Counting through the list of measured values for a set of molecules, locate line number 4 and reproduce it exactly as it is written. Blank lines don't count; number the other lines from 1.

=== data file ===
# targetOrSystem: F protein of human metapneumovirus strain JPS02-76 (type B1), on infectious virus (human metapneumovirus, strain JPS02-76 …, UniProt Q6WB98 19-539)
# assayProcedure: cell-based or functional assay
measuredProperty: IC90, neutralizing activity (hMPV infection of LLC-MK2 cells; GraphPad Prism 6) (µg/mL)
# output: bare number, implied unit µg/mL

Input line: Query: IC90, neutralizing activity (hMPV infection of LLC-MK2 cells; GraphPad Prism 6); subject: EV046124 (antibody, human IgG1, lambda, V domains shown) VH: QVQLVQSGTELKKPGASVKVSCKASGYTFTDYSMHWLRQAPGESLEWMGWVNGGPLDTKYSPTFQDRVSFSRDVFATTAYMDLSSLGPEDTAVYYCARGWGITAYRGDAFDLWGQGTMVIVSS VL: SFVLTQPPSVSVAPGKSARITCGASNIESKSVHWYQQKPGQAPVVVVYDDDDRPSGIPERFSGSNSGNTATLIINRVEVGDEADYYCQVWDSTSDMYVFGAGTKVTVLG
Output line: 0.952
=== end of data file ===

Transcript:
# output: bare number, implied unit µg/mL